Some prefer to have pizza fugazza – simply topped with onions and parmesan.
Others like a bit of mozzarella thrown on top – making it pizza fugazza con queso.
And then you can step into pizza fugazzeta territory, where the base is stuffed with mozzarella.
My preference is the more extreme fugazzeta rellena con jamón y queso – a base stuffed with ham and mozzarella. A little brie is snuck in there before it’s topped with more pizza dough, some onions, oregano and parmesan.
So how is this Argentinian?
Well, the cuisine of Argentina is strongly influenced by Italy, thanks to a wave of immigrants flocking to this part of South America around the beginning of the 20th century.
Argentinian pizza has roots in Neapolitan cuisine, but I learned that fugazza comes from the northwest of Italy in the Ligurian region. I dug a little further and found that fügassa – cheese-stuffed focaccia – is specific to the coastal town of Recco.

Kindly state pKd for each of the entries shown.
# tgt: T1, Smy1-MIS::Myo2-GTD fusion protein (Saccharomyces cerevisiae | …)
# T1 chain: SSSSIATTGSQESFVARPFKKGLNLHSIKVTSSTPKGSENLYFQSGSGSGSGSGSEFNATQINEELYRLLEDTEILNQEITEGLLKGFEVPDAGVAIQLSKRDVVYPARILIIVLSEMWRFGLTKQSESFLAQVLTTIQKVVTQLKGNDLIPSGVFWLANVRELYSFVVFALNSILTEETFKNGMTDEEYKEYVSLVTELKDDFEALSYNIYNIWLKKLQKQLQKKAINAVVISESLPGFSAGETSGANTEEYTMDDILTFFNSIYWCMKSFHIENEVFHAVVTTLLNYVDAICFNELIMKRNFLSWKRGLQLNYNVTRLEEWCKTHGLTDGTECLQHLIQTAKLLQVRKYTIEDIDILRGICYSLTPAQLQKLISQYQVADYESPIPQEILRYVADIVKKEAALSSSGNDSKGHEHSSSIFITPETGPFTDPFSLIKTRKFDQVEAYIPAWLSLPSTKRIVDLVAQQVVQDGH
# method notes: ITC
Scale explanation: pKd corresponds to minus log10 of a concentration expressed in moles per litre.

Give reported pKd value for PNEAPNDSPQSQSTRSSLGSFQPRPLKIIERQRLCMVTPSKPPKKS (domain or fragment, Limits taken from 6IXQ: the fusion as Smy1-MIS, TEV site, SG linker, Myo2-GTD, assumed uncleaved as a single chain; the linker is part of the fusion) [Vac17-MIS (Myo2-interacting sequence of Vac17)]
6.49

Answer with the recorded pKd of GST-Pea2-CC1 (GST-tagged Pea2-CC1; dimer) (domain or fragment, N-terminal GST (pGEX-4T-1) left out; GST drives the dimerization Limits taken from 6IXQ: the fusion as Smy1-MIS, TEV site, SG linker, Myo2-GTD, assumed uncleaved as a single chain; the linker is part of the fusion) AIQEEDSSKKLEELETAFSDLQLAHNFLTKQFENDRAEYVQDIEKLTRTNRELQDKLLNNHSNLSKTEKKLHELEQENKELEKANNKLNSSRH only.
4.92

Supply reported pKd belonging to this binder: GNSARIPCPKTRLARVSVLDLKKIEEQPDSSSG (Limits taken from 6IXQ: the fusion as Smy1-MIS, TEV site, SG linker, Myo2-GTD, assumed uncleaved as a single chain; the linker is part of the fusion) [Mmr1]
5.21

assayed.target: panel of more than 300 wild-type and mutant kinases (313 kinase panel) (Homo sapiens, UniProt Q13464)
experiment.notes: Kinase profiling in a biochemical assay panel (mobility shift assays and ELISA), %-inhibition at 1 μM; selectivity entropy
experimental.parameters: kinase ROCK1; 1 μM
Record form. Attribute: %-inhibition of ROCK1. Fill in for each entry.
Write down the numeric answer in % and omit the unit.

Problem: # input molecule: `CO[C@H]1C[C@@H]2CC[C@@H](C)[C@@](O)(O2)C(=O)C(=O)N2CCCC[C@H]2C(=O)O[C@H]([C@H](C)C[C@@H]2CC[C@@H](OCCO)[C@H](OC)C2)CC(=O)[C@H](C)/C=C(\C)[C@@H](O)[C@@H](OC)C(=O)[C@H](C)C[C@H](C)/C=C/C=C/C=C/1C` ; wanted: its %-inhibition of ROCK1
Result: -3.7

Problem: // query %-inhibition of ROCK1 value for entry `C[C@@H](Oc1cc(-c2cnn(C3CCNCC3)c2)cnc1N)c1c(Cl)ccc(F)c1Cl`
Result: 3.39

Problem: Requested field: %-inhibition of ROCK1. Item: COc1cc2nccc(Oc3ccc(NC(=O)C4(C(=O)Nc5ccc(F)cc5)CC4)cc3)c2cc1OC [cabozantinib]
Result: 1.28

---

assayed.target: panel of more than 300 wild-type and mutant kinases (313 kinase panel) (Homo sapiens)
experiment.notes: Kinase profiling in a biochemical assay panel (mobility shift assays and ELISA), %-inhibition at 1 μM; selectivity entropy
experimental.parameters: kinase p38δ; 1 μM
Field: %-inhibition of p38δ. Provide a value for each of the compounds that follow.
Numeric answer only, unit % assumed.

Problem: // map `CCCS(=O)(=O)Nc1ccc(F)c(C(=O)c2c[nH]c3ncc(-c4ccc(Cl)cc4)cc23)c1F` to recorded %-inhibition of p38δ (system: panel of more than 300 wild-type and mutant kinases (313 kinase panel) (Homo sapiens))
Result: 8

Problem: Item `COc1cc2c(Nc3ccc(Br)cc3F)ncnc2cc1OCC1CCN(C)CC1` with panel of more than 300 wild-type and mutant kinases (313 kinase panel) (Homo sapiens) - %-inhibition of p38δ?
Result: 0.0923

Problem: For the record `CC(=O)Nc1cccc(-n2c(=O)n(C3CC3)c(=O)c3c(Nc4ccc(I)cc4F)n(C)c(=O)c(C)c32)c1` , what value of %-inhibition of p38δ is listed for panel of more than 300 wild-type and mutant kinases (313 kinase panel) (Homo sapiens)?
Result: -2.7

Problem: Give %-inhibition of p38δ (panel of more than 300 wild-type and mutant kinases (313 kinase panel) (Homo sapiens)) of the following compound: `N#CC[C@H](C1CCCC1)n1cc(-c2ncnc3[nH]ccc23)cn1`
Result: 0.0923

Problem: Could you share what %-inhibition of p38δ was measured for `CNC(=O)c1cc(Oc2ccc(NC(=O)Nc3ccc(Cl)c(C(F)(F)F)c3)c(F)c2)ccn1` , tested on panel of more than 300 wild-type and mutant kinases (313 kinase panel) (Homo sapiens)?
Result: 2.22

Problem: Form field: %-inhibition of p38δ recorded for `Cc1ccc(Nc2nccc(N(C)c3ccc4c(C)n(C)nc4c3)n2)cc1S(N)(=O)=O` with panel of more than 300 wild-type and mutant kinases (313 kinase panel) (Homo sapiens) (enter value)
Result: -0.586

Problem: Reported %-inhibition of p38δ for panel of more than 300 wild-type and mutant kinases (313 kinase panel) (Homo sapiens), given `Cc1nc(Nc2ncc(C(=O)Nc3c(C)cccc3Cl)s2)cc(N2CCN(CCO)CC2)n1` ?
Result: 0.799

All interesting stuff – to me anyway – but at the end of the day, fugazzeta is an Argentinian creation.
Neapolitan pizza is my personal preference, so eating one that’s made using focaccia dough was a rather “bready” affair. This thing can get enormous!
It’s a bit of an onion-lovers paradise, thanks to a tangle of soft and crispy strands decorating the top. Many fugazzeta-makers use raw onion, others sweat it down a bit in a pan before using it.
I’m not very good friends with raw onion, nor the breath it gives people, so a quick blanching in boiling water eliminates much of its sharpness, yet retains its flavour.
My favourite part of the fugazzeta I made is the soft mozzarella and brie at its core. The dominant flavour is all the oregano that’s put on there. Not too much, but enough to flavour the entire thing. I think chilli flakes are a must, plus a good toss of sea salt flakes that crunch as you bite into the pillowy pizza.
You could easily make one large rectangular slab of fugazzeta, or two smaller round ones, with the recipe I’ve provided. Alternatively the dough can be divided into three. Two thirds to make a fugazzeta and the other third for a simple fugazza.
Recipe adapted from here, and if you want it as cheesy as the ones in Argentina, top it with about three times more cheese. They’re mad for the stuff!